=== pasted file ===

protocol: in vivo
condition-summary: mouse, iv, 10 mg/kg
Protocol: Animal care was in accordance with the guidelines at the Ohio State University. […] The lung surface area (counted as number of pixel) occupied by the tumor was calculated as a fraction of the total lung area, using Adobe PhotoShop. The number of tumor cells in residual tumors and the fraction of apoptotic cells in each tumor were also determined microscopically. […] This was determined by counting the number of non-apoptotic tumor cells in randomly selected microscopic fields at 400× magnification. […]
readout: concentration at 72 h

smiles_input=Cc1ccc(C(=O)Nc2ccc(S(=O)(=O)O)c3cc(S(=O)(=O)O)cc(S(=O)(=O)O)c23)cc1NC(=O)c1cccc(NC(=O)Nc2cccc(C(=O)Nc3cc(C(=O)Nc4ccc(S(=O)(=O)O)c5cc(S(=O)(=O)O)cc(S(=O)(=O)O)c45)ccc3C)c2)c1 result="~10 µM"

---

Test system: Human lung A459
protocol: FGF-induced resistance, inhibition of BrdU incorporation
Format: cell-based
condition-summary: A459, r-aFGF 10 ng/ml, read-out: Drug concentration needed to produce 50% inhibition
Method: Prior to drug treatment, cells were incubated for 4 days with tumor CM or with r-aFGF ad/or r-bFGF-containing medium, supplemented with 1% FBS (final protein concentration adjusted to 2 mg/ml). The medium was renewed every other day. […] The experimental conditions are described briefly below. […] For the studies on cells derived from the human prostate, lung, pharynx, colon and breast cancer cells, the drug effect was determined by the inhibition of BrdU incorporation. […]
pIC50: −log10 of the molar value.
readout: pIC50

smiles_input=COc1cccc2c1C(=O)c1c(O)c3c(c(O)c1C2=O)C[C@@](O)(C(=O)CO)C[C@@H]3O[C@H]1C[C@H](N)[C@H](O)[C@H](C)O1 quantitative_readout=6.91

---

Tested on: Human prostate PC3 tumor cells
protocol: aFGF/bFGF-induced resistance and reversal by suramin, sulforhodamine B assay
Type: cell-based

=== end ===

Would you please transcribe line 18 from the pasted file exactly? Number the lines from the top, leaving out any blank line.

Type: cell-based